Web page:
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Artists and Oregon Historical Society members gather Saturday to see unveiling of restored mural.

TRIBUNE PHOTO: LYNDSEY HEWITT - Artists Dan Cohen, left, and Richard Haas, stand in front of the mural painted on the Sovereign Hotel. Haas painted the original mural in 1989 while Cohen recently restored it.The historic Sovereign Hotel unveiled the stunning product of its mural facelift this Saturday, May 20, which artists had been working on for the last four months.

The building, erected in 1923, is listed on the National Register of Historic Places and noted for its artwork on multiple sides of the building. It was considered the city's first skyscraper.

The unveiling took place following the Oregon Historical Society's 2017 annual members meeting, where the artists, historical society members and others gathered and watched a documentary about the renovations and mural completion.

The 14,000-square-foot mural was originally commissioned by the Oregon Historical Society in 1989 and on the west side depicts four, 30-foot-high participants of the Lewis and Clark expedition, and on the south side a trompe l'oil freize of the Oregon Trail, and the John Jacob Astor fur trade, staples of Oregon history.

TRIBUNE PHOTO: LYNDSEY HEWITT - The Sovereign Hotel downtown Portland has murals painted on two sides of it, depicting scenes from the Lewis and Clark expedition.The building, at 710 S.W. Madison St., was originally donated to the historical society so they could further their work, but it wasn't seamless to walk from the main building to the hotel. It did house exhibit space and offices, while the rest of the building housed around 30 apartment units. The society no longer felt it was a part of its mission to act as a landlord, having nothing to do with history, and it wasn't up to the task to do the much-needed deferred maintenance that would have put a large dent in its funds. Oregon Historical Society sold the building in 2014 to 1922 Sovereign LLC.

The hotel needed seismic upgrades and other serious work that would have damaged the original mural. Part of the sale agreement to make sure the mural would be restored.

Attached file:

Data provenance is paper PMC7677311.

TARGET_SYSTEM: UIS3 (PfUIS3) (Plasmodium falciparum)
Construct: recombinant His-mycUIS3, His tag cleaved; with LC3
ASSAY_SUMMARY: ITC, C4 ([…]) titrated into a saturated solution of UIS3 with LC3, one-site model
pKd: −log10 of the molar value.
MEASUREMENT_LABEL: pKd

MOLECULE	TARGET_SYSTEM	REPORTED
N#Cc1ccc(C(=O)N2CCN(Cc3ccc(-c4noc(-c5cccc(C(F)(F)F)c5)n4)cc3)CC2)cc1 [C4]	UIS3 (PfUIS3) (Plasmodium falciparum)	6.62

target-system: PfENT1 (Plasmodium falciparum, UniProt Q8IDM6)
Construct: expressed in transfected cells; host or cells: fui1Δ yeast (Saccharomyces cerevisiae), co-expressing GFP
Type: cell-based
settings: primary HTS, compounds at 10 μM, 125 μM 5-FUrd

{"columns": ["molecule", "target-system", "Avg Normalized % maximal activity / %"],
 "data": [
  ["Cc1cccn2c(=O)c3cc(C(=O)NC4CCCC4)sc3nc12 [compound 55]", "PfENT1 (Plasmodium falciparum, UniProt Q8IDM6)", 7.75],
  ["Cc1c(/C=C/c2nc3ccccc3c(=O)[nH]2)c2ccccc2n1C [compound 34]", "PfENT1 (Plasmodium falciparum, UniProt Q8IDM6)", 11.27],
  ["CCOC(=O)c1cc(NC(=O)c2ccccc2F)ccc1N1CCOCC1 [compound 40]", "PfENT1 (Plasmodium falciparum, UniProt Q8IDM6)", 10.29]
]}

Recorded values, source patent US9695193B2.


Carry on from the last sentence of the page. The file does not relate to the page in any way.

"They have provided all the love and care and refurbishment and seismic upgrades it needed," said Kerry Tymchuk, director of the Oregon Historical Society. "This is such an iconic Portland landmark. (The mural) looks like it's 3D, it's done so creatively. It captures great scenes in Oregon history."

The building will remain as apartment buildings in the upper floors, while there is an art gallery on the first floor. Caffe Umbria will open a new location there in June.

Dan Cohen, a Portland-based muralist, was selected to spearhead the Sovereign's mural restoration. He's known for completing murals on buildings in major cities, including advertisements for movies. Locally, Cohen's known for the massive, football-field sized mural on the side of the Portland Memorial Mausoleum that depicts waterfowl, hawks, an osprey and a 65-foot blue heron.

TRIBUNE PHOTO: LYNDSEY HEWITT - The artists signatures on the building were unveiled on Saturday.Richard Haas, who flew in from New York to see the mural on Saturday, completed the original mural on the Sovereign Hotel in 1989. He approved of Cohen's restoration, which was completely redone. Cohen and his team used digital photographs of the original work to redo the mural.

"I think it's fantastic, I can't say enough about how well it was done," said Haas. "It's not an easy one. It's got its nooks and crannies and complications."

Cohen said that apart from "a couple tweaks here and there" that it's exactly the same.

"I made a concerted effort to make sure it was as close to the original vision as I could," Cohen said. "I think that's part of the fun of restoration work, is trying to understand how another artist thinks and trying to be as true to that vision as possible."

At its members meeting, the Oregon Historical Society announced its first capital campaign in a decade, seeking $12.7 million for new projects and renovations over the next three years. It will build new permanent exhibition, develop a digital vault so that people may access their collections and documents remotely, and has plans to renovate its research library.

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